And while Smith averaged those 7.3 yards per completion, he averaged just 4.7 per attempt. Connecticut, with a pass offense ranked among the 20 worst in the country and a last-minute replacement quarterback who had been benched earlier in the season, averaged more per attempt (5.7) and completion (9.2).
For the third week in a row - the second loss in a row - West Virginia's offense began quickly and then failed miserably after the first quarter. In those three Big East games against South Florida, Syracuse and UConn, the offense scored 10 points after the first quarter. Seven of those came at the end of the first half against USF when a Robert Sands interception put the ball at the 7-yard line.
Mullen said after the loss at UConn that his offense made no major adjustments after being shut down except to alter some blocking schemes at halftime because of how the Huskies were positioning their inside defensive linemen.
"But other than that we stayed with our game plan,'' he said. "We felt real good about it.''
The truth, though, is that after the first three drives of the game, it was a struggle for the offense. Only two of the remaining 10 drives advanced the ball more than 34 yards, and those ended with a field goal and a fumble. In the second half, Clarke's fumble came on the UConn 26, but it was also while WVU was trying to convert a fourth down. Smith's fumble came after the Mountaineers had moved the ball out from their own 3 to a first down at their 44, but it also required a 15-yard penalty against UConn for a horse-collar tackle that wasn't.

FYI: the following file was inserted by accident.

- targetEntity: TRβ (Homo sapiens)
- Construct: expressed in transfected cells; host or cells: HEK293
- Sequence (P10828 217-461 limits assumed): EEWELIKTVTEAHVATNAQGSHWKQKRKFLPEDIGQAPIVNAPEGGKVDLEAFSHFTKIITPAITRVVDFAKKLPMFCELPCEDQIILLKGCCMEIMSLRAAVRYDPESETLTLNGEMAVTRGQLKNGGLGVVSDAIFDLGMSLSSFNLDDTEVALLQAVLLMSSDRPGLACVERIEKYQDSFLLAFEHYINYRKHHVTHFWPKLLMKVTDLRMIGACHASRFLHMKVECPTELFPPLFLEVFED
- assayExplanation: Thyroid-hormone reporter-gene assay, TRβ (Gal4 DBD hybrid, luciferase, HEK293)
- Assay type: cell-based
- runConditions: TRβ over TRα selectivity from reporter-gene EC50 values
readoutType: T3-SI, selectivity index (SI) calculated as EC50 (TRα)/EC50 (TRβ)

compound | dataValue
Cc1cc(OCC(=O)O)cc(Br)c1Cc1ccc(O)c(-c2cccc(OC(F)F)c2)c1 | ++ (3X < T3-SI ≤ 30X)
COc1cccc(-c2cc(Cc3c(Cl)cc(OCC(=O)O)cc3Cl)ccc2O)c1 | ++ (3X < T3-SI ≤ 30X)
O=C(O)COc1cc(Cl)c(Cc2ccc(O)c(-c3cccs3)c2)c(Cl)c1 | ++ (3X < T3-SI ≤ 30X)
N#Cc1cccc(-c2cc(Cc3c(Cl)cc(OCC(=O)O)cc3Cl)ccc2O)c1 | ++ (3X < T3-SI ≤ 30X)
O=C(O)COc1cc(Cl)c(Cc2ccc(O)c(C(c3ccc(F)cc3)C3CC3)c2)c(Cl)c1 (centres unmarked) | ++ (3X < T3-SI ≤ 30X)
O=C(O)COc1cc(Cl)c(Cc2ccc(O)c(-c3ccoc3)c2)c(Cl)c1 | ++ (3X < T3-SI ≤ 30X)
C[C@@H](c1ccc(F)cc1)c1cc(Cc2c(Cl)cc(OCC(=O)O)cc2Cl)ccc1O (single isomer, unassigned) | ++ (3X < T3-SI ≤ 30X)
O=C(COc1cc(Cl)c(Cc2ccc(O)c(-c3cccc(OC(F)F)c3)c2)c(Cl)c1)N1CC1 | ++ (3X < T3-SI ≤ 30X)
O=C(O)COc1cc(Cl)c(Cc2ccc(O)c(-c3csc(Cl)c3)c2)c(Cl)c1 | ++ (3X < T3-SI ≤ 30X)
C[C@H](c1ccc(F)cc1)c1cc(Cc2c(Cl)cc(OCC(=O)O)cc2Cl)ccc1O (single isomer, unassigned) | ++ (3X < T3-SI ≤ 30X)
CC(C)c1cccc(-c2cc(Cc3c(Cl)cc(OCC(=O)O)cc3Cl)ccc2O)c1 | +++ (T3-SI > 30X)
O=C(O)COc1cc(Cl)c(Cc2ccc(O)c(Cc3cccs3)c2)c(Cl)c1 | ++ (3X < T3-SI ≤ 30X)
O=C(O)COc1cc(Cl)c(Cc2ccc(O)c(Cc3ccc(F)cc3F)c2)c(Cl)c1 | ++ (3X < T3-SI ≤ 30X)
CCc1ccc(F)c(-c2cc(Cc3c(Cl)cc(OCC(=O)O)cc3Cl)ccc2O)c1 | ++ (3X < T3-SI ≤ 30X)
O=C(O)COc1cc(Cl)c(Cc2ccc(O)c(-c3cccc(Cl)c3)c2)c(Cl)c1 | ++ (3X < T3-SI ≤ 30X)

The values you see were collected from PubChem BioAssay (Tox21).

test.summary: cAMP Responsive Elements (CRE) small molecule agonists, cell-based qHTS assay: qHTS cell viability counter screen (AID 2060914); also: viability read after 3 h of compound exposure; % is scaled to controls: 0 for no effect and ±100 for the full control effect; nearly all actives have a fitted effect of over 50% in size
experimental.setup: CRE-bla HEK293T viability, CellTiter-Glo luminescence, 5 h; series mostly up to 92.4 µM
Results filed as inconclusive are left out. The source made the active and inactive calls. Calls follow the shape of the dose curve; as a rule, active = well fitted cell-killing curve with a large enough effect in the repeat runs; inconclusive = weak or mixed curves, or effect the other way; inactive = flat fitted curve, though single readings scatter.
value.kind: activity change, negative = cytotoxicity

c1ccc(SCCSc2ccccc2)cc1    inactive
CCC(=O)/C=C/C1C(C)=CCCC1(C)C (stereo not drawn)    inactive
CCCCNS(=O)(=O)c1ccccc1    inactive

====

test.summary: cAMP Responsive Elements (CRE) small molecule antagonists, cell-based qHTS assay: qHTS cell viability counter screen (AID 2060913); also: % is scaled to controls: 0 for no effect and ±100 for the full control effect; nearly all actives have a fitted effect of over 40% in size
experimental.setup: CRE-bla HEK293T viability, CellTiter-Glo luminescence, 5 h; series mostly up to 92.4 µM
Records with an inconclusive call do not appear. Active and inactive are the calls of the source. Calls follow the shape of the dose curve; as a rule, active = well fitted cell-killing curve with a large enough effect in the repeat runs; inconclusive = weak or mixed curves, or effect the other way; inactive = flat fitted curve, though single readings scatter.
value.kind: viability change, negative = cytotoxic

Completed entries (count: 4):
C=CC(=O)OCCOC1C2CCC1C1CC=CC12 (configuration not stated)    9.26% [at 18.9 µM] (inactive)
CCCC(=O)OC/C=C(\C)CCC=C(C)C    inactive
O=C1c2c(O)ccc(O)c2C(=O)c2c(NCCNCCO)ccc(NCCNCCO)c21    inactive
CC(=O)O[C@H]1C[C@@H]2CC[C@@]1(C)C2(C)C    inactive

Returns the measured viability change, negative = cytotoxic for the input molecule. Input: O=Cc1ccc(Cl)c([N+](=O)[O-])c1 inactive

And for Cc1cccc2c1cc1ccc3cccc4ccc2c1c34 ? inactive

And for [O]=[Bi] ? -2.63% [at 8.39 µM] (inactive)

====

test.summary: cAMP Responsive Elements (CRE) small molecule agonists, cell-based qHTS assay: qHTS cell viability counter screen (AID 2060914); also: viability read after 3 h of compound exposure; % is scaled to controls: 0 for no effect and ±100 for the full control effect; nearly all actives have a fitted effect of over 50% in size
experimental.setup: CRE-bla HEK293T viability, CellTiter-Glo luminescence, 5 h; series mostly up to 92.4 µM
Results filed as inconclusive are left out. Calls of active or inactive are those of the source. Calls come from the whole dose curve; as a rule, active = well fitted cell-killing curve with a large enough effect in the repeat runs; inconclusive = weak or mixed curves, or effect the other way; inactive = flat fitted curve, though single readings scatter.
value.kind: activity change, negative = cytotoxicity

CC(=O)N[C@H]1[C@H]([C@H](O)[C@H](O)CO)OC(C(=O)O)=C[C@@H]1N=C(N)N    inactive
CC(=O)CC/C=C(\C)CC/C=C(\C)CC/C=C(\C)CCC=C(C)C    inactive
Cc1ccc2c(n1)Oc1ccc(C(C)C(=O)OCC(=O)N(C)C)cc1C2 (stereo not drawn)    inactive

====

That was also the drive on which West Virginia went to its power package to get out of that deep hole and gained 8 and 16 yards on the first two plays with Clarke. But then instead of continuing with what had worked, out came Clarke and the tight ends and the offense went with five wide receivers. Smith's first pass was tipped and nearly intercepted, and although there were two more first downs on the possession, one was on the horse-collar penalty - without it WVU would have faced third-and-12 - and the other required a third-and-10 conversion.
But Mullen, who was obviously extremely upset about the loss, stuck to his guns.
"The five-wide stuff was really working for us. We felt like we needed to pick up the tempo and speed the tempo back up and we have a lot more play calls out of that set,'' Mullen said. "I feel confident about those calls.
"I didn't have a problem going five-wide. I understand your question, I just don't agree with it.''
But he can expect the questions to continue if the results remain the same.
Reach Dave Hickman at 304-348-1734 or dphickm...@aol.com.